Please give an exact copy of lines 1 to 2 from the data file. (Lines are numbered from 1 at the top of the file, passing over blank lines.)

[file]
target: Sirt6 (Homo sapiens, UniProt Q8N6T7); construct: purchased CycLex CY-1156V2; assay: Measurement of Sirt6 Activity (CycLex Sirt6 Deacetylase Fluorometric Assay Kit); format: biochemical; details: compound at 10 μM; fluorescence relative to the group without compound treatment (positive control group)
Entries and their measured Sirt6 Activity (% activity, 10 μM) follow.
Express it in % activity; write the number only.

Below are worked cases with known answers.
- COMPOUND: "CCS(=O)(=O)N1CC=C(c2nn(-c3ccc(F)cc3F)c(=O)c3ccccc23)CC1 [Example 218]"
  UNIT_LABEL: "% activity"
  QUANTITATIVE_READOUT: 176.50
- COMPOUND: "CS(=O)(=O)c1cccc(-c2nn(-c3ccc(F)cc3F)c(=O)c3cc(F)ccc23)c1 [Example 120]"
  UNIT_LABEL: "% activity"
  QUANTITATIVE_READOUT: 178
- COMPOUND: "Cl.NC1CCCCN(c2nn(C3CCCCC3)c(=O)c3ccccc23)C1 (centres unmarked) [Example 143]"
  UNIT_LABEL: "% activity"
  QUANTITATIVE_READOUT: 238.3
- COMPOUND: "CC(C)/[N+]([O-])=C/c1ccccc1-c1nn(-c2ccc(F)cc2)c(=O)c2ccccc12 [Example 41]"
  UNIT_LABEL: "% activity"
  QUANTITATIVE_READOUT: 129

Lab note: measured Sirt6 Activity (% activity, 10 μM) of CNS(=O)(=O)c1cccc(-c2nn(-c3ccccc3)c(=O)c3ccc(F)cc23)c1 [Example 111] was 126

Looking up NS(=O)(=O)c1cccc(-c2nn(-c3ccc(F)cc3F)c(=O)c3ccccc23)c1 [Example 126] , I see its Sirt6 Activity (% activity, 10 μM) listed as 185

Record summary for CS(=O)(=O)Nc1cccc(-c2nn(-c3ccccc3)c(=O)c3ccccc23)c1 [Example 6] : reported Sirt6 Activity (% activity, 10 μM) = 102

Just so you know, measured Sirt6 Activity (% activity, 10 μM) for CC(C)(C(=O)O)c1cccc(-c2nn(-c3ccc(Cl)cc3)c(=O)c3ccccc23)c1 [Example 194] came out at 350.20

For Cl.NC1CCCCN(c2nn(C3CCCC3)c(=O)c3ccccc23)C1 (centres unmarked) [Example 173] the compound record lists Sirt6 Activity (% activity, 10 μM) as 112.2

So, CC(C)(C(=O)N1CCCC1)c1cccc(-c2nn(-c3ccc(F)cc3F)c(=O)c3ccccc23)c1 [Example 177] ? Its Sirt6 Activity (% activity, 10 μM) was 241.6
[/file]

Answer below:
target: Sirt6 (Homo sapiens, UniProt Q8N6T7); construct: purchased CycLex CY-1156V2; assay: Measurement of Sirt6 Activity (CycLex Sirt6 Deacetylase Fluorometric Assay Kit); format: biochemical; details: compound at 10 μM; fluorescence relative to the group without compound treatment (positive control group)
Entries and their measured Sirt6 Activity (% activity, 10 μM) follow.